The time for filing for discharge has finally come. For the executor or the administrator the moment cannot come too soon. At last, the decedent’s estate has been inventoried and appraised, all creditors have been paid, and all assets have been distributed to their rightful heirs and beneficiaries.
The Final Step: Filing for Discharge
The personal representative is ready to be discharged from their duties. The representative fills out the Ex Parte Petition for Final Discharge. Then they send it to the court with the necessary enclosures. When the judge approves the forms the process is closed. Now the representative is discharged from any further duties.
It is better not to send the form too quickly. After the distribution of the assets, the representative often has to sign more papers related to the transfer, such as fiduciary income tax returns.
If the representative had to post a bond while administering the estate, he or she should send a copy of the Order of Final Discharge (a copy of the Final Discharge signed by the judge) to the bonding company to cancel the bond and recover any unearned premium.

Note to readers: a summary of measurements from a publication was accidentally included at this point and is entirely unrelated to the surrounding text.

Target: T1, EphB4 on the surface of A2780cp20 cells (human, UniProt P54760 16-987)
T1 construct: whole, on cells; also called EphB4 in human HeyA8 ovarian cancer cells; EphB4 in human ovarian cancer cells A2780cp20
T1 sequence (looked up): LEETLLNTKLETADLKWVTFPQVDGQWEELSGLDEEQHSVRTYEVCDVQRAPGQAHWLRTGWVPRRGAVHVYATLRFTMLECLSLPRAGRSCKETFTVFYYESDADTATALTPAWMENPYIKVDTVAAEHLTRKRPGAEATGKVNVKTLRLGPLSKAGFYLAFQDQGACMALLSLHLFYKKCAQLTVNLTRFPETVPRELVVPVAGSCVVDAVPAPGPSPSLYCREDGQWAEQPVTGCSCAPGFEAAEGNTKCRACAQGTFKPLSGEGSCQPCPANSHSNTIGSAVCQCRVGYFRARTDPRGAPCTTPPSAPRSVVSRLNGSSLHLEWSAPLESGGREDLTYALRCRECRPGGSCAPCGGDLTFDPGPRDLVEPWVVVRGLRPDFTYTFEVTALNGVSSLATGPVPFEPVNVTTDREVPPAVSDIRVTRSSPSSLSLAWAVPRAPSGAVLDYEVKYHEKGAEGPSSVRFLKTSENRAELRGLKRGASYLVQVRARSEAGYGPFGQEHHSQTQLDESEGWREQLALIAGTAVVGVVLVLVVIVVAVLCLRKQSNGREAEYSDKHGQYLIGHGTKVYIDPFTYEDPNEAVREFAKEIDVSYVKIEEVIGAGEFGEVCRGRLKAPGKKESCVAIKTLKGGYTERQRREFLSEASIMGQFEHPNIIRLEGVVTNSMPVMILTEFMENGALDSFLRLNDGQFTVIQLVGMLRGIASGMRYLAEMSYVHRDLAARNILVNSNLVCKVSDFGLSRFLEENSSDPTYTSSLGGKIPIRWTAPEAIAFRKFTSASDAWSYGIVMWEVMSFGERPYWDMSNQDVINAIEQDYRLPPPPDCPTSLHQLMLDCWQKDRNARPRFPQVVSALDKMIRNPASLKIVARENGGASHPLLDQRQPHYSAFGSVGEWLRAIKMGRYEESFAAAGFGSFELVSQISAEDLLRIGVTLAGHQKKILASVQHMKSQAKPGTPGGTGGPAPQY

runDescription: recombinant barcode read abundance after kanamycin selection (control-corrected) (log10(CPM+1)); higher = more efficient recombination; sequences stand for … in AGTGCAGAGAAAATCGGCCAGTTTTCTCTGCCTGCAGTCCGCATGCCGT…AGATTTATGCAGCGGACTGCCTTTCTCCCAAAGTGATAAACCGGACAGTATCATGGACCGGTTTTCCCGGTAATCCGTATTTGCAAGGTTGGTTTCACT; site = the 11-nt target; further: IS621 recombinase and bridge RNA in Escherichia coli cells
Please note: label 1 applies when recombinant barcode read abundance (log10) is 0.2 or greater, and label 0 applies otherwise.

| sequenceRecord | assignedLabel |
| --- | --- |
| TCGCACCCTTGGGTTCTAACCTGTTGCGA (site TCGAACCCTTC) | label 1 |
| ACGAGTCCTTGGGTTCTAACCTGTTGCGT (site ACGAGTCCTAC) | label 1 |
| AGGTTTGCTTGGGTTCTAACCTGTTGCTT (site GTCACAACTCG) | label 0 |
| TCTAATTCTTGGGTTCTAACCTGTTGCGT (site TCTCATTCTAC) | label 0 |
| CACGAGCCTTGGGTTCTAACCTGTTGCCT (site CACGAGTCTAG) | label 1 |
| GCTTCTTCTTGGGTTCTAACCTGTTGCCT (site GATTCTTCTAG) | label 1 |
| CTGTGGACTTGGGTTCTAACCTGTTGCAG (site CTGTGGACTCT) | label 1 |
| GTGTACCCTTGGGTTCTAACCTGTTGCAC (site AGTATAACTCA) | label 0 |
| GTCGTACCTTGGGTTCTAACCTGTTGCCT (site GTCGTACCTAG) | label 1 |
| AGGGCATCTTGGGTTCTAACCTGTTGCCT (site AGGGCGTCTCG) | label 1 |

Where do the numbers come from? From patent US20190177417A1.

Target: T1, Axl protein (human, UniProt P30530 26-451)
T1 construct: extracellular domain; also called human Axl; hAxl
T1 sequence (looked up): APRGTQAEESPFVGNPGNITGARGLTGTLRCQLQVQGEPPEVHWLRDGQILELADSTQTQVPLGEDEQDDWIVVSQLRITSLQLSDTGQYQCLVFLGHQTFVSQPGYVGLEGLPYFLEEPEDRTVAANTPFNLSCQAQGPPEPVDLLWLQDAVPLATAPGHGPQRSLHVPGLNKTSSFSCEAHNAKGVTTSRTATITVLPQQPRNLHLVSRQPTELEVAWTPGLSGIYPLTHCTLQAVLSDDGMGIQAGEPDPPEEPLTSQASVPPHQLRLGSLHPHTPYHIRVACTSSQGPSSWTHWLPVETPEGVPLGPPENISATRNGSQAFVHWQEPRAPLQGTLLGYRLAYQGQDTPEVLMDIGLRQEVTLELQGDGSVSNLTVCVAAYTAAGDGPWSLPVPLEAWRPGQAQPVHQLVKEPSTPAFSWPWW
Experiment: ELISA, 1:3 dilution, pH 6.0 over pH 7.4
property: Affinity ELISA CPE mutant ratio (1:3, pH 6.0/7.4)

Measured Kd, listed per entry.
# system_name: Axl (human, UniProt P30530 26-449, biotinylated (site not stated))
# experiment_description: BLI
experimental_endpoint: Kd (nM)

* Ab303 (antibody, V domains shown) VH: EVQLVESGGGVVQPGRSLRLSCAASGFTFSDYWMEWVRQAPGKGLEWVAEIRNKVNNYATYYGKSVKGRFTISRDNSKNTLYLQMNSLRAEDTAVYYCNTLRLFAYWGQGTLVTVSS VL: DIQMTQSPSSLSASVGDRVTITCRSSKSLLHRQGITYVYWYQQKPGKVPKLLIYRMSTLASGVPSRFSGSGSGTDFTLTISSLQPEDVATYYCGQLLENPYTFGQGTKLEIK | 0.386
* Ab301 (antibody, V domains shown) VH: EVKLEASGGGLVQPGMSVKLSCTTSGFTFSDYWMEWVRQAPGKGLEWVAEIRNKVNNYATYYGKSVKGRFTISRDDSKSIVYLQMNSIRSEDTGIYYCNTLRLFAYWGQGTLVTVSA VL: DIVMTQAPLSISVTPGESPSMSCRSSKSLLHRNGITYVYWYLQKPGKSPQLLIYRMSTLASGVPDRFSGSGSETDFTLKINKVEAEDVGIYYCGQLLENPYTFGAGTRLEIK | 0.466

A surety bond premium is usually not refundable for the first year.
Talk to San Diego estate planning and probate attorney Scott Grossman about your situation and the questions you have. Call our lawyers at (951) 683-3704 or (888) 443-6590 for your FREE 30-minute telephone consultation. Also, order our FREE book The Insider’s Guide to California Probate and Trust Administration.
AttorneyThe Grossman Law Firm, APC · 525 B Street, Suite 1500, San Diego, CA 92101 · (951) 523-8307